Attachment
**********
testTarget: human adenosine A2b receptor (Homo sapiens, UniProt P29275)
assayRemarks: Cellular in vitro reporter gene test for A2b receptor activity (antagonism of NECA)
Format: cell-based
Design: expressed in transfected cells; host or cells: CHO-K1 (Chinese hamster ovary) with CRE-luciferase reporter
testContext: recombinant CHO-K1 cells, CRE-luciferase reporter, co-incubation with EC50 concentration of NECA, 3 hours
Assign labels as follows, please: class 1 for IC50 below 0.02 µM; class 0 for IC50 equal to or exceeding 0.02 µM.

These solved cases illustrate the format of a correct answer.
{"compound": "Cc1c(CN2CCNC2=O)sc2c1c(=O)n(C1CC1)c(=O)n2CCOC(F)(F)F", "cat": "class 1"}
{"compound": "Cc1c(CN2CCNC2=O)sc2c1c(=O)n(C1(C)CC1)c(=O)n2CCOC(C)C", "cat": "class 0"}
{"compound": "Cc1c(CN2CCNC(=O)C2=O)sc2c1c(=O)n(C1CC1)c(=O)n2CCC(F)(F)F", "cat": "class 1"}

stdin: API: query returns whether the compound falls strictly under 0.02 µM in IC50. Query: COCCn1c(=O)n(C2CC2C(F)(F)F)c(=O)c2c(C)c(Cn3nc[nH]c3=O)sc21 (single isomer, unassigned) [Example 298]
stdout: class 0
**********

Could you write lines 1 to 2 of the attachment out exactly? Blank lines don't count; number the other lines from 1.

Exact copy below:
testTarget: human adenosine A2b receptor (Homo sapiens, UniProt P29275)
assayRemarks: Cellular in vitro reporter gene test for A2b receptor activity (antagonism of NECA)